Mark Gritter (markgritter) wrote,
Mark Gritter
markgritter

A Chomsky Hierarchy Puzzle

http://tracery.io/ is a tool to generate text. Its input is a mostly context-free grammar, and it outputs random instances of the language defined by that grammar.

Why only mostly context-free? Tracery has two special features. The first is that the outcome of a rule expansion can be saved for later, as a new rule.

So, for example, the grammar

{ 
  "origin":"[a:#letters#]#a# #a# #a#",
  "letters":["a","a#letters#"]
}


defines "letters" in a standard way as the regular language a, aa, aaa, aaaa, ... But when we expand "origin" we take whichever string of 'a's got generated and bind it to the new rule "a". So "origin" produces the language "a a a", "aa aa aa", "aaa aaa aaa", ...

Moreover, Tracery includes modifiers that can be applied to the expansion of a rule. Most are things like "capitalize the first letter" or "add -s or -es as appropriate." But Tracery 2 (the dev version, unfortunately not the one with the live editor) includes a "replace" modifer in the standard implementation. That lets us take the previous example a step further:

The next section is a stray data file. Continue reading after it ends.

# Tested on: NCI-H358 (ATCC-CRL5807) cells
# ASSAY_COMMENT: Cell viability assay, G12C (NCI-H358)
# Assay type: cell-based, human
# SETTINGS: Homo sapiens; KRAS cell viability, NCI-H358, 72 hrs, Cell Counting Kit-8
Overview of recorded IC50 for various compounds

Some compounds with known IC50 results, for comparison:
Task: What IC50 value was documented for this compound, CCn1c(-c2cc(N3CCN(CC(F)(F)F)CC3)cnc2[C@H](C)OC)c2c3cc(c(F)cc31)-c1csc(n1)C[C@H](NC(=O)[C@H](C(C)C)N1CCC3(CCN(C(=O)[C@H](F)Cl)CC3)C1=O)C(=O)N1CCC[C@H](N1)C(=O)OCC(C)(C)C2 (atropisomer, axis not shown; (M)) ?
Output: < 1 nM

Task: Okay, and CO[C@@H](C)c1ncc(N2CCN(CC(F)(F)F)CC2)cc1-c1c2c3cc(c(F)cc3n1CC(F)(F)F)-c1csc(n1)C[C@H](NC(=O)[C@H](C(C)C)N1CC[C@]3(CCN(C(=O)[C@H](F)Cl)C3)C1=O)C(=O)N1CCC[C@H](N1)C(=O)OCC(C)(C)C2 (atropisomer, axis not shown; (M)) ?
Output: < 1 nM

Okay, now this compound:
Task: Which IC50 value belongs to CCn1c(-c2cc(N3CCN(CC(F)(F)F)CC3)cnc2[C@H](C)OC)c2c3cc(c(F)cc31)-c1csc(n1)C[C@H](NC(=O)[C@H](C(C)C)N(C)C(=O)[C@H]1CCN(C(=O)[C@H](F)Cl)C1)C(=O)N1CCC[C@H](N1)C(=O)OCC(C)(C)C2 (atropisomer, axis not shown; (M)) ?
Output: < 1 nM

{ 
  "origin":"[a:#letters#]#a##a.replace(a,b)##a.replace(a,c)#",
  "letters":["a","a#letters#"]
}


Now this language is definitely not context-free. In fact, it's the canonical example of a context-sensitive language.

Here's the puzzle: is Tracery, or Tracery-with-replace, powerful enough to implement any context-sensitive language? How could we show that? If not, what is the class of languages that it can implement?
Tags: geek, theory
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